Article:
Will these discoveries help attract tourists back to the land of the pyramids?

Egypt on Thursday unveiled four tombs of pharaonic dignitaries and a mummy over 4,000 years old near Cairo.

It is in the necropolis of Saqqara, known for the famous step pyramid of Pharaoh Djoser, that archaeologists unearthed these tombs sealed under the 5th and 6th dynasties, between 2,500 and 2,100 years before Christ.

These deep cavities decorated with colorful scenes of everyday life served as the final resting place of Khnoumdjedef, the high priest of Pharaoh Unas whose decorated pyramid is nearby.

But also to Meri (keeper of the king's secrets), to Messi (high priest of Pharaoh Pepi I) and to Fetek (scribe and judge) detailed in front of the press the very media Egyptian archaeologist Zahi Hawass.

A mummy covered in gold

During the excavations, 15 meters underground, archaeologists found a limestone sarcophagus "in the exact state where the ancient Egyptians left it 4,300 years ago", assured Zahi Hawass.

When they opened it, they discovered a mummy covered in gold, "one of the oldest and best preserved in Egypt outside of the royal mummies," said the archaeologist.

The necropolis of Saqqara, just over 15 kilometers south of the famous pyramids of the Giza plateau, is classified as a UNESCO World Heritage Site because the pyramid of Djoser, built around 2,700 BC by the architect Imhotep, is considered one of the oldest monuments on the surface of the globe.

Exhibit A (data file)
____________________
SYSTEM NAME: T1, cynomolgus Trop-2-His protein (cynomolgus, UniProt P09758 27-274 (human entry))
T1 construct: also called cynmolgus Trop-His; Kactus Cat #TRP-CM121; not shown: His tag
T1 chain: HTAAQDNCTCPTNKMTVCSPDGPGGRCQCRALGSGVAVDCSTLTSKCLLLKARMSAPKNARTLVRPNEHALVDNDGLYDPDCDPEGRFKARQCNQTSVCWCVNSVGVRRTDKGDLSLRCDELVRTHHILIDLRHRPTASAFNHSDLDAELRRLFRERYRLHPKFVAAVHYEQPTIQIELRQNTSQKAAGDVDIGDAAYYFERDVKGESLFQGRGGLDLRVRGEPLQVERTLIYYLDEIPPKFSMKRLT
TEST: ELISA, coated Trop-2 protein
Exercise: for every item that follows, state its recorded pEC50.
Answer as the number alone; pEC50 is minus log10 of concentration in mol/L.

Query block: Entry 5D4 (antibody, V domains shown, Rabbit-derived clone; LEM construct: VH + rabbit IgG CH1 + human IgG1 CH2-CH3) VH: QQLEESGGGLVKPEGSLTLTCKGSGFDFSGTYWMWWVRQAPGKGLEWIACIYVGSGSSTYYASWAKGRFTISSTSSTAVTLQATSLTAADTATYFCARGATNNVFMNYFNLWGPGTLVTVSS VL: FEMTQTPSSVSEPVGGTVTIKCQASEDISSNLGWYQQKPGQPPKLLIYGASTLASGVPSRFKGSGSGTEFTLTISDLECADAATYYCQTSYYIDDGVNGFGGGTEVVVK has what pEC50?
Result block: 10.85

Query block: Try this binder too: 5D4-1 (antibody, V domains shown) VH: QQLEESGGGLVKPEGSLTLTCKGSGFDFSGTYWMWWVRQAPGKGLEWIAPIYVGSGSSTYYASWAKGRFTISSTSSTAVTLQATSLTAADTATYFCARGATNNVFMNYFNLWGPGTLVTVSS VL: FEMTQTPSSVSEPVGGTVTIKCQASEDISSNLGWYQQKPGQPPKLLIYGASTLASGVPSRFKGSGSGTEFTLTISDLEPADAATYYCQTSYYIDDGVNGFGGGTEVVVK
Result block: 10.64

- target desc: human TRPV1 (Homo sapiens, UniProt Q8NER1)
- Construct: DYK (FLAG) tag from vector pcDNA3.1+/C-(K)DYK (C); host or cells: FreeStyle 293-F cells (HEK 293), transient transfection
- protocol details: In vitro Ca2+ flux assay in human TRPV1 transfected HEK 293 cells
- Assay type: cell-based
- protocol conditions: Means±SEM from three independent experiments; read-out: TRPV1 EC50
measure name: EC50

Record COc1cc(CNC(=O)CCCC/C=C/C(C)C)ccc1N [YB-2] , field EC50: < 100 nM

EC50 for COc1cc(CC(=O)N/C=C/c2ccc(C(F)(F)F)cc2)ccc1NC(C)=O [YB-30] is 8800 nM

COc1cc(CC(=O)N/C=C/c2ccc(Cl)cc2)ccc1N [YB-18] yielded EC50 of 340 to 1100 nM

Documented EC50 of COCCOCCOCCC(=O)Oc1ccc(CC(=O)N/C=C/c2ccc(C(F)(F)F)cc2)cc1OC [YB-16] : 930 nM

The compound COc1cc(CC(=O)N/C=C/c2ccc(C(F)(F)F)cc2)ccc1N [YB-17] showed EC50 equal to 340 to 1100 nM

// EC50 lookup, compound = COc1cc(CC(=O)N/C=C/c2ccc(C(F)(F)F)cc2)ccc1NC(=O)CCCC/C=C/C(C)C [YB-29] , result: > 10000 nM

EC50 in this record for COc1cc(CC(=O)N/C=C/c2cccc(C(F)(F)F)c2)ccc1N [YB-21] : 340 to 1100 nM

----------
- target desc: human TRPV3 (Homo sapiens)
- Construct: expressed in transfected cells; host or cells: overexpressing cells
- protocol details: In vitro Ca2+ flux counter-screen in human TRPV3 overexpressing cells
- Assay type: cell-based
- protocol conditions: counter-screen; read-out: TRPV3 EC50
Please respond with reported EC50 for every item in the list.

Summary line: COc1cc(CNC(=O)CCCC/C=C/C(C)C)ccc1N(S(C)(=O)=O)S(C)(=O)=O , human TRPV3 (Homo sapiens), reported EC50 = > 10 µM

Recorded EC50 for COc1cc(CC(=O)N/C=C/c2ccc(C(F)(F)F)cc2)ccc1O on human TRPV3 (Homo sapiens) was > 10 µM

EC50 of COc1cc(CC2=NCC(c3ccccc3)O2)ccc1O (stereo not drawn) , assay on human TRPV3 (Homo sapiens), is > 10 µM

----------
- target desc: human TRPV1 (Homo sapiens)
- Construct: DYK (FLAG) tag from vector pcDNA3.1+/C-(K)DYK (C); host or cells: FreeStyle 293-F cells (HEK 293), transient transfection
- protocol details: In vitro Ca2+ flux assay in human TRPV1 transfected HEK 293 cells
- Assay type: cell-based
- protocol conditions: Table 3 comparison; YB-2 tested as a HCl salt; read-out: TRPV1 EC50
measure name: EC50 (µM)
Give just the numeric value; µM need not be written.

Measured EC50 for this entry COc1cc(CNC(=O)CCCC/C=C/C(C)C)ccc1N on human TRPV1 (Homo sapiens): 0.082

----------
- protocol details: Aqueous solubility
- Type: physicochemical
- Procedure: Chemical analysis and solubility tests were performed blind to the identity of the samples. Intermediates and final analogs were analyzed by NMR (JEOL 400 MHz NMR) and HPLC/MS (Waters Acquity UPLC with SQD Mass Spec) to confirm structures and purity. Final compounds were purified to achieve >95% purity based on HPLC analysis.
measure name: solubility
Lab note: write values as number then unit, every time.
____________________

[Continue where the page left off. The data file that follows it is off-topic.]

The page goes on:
A political and economic impact

Egypt has revealed several major discoveries in recent months, mainly in Saqqara but also in Luxor.

On Tuesday, Cairo announced the discovery in this southern city, the Thebes of the pharaohs, of the remains of "an entire Roman city" dating from the first centuries after Christ.

For some experts, these announcement effects have more political and economic than scientific significance.

Because the country of 104 million inhabitants in serious economic crisis is counting on tourism to straighten out its finances: its government is aiming for 30 million tourists per year by 2028, against 13 million before the Covid-19.


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  • Science

  • Egypt

  • Unesco

  • pyramids

  • Inheritance